antigens exists.
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2. Method of manufacture
All virus strains destined for live vaccines are cultured in the allantoic sac of SPF chicken embryos or in suitable
cell cultures. For inactivated vaccines, hens’ eggs from healthy non-SPF flocks may be used. The pooled fluid is
clarified and then titrated for infectivity. For live vaccines this fluid is lyophilised in vials, and for inactivated
vaccines it is blended with high-grade mineral oil to form an emulsion to which a preservative is added.
3. In-process control
The required antigen content is based on initial test batches of vaccine of proven efficacy in laboratory and field
trials. Infectivity titrations are done in chicken embryos.
Live vaccine should contain not less than 103.5 EID50 per dose per bird until the expiry date indicated, and not less
than 102.5 EID50 per dose per bird after incubation at 37°C for 7 days at the time of issue. For inactivated vaccine,
the inactivating agent and inactivation procedure must be shown under manufacture to be effective on both IBV
and potential contaminants. With the use of beta-propiolactone or formalin, any live leukosis viruses and
Salmonella species must be eliminated; and with other inactivating agents, the complete range of potential
contaminants must be rendered ineffective. Before inactivation procedures, it is important to ensure homogeneity
of suspensions, and a test of inactivation should be conducted on each batch of both bulk harvest after
inactivation and the final product.
Tests of inactivation should be appropriate to the vaccine concerned and should consist of two passages in cell
cultures, embryos or chickens, using inoculations of 0.2 ml and ten replicates per passage.
4. Batch control
a) Sterility
Every batch of live vaccine should be tested for the absence of extraneous agents as for the seed virus (see
Chapter 1.1.9 Tests for sterility and freedom from contamination of biological materials).
Chapter 2.3.2. - Avian infectious bronchitis
452 OIE Terrestrial Manual 2008
b) Safety
o For live vaccines
Use no fewer than ten chickens from an SPF flock that are of the minimum age stated on the label for
vaccination. Administer by eyedrop to each chicken ten doses of the vaccine reconstituted so as to obtain a
concentration suitable for the test. Observe the chickens for 21 days. For vaccines intended for chickens that
are 2 weeks old or more, use the chickens inoculated in the ‘test for extraneous agents using chickens’ (see
Section C.1.c.4). If during the period of observation, more than two chickens die from causes not attributable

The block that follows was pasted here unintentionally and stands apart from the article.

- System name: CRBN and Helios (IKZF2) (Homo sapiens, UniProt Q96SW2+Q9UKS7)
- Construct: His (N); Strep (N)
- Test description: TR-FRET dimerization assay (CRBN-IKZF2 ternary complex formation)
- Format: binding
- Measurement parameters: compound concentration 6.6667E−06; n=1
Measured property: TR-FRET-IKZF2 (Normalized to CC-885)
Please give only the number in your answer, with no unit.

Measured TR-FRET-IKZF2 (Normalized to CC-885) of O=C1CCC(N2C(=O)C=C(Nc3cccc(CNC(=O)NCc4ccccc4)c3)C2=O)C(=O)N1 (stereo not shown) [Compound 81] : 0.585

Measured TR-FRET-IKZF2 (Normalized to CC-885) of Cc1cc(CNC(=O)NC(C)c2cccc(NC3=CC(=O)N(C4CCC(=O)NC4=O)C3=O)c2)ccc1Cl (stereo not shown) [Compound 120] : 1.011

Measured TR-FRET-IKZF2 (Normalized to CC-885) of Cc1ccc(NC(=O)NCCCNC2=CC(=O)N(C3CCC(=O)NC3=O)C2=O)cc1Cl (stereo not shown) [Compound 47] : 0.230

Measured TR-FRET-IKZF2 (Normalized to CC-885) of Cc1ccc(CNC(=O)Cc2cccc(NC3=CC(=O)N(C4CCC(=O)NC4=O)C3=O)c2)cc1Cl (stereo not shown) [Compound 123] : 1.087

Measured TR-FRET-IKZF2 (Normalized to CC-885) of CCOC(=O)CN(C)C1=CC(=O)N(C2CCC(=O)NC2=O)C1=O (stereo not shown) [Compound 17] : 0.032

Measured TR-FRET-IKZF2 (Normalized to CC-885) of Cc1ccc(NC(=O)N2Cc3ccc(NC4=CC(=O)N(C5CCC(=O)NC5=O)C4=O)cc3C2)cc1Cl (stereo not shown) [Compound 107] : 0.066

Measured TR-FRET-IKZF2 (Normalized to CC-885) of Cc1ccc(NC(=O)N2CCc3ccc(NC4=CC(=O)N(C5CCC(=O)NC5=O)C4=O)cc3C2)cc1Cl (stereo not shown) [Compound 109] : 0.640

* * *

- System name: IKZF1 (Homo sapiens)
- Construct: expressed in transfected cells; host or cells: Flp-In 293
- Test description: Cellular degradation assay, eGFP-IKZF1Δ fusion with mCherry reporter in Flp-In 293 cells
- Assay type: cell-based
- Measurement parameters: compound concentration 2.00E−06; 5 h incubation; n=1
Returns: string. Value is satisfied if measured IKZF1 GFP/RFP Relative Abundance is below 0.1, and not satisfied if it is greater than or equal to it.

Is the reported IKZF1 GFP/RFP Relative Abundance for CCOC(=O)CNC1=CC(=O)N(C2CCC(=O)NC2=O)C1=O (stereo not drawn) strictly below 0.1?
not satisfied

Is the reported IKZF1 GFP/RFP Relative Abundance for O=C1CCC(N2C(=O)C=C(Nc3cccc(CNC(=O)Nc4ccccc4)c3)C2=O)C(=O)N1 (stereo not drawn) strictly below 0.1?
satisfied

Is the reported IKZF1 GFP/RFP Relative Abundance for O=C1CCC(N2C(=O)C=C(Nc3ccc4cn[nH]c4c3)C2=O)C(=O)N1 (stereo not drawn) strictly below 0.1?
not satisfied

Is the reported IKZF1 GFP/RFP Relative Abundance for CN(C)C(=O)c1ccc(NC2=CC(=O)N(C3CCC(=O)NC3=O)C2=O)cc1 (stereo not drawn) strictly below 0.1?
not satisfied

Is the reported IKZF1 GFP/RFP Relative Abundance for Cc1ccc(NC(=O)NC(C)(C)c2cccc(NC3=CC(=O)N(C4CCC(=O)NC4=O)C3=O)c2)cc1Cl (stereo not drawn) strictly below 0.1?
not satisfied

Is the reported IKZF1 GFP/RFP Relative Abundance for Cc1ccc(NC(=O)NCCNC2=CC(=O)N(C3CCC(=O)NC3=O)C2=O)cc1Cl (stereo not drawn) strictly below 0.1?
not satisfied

to the vaccine, repeat the test. The vaccine complies with the test if no chicken shows serious clinical signs,
in particular respiratory signs, and no chicken dies from causes attributable to the vaccine.
o For inactivated vaccines
Inject a double dose of vaccine by the recommended route into each of ten 14–28-day-old chickens from an
SPF flock. Observe the chickens for 21 days. Ascertain that no abnormal local or systemic reaction occurs.
c) Potency
The potency test is developed from the results of efficacy tests on the master seed virus. Live vaccines are
tested for potency by titration of infectivity, and inactivated vaccines by measuring antibody production. The
potency test for a batch of inactivated vaccine consists of vaccinating 20 SPF chickens, 4 weeks of age, and
showing that their mean HI titre 4 weeks later is not less than 6 log2.
d) Duration of immunity
Vaccine must be shown to have the required potency to achieve the claimed duration of immunity at the end
of the claimed shelf life.
e) Stability
At least three batches should be tested for stability and must give satisfactory results for 3 months beyond
the claimed shelf life.
The stability of a live vaccine must be measured by maintenance of an adequate infectivity titre.
The stability of an inactivated vaccine is measured at intervals by batch potency tests. The concentration of
preservative and persistence through the shelf life should be assessed. There should be no physical change
in the vaccine and it should regain its former emulsion state after one quick shake.
f) Preservatives
There are maximum level requirements for the use of antibiotics, preservatives and residual inactivating
agents.
g) Precautions (hazards)
IBV itself is not known to present any danger to staff employed in vaccine manufacture or testing.
Extraneous agents may be harmful, however, and the initial stages of handling a new seed virus should be
carried out in a safety cabinet. It is a wise precaution with all vaccine production to take steps to minimise
exposure of staff to aerosols of foreign proteins. Persons allergic to egg materials must never be employed
in this work.
5. Tests on the final product
a) Safety
A safety test must be carried out on each batch of final product, as in Section C.4.b.
b) Potency
A potency test must be carried out on each batch of final product, as in Section C.4.c, at manufacture and at
the end of the stated shelf life.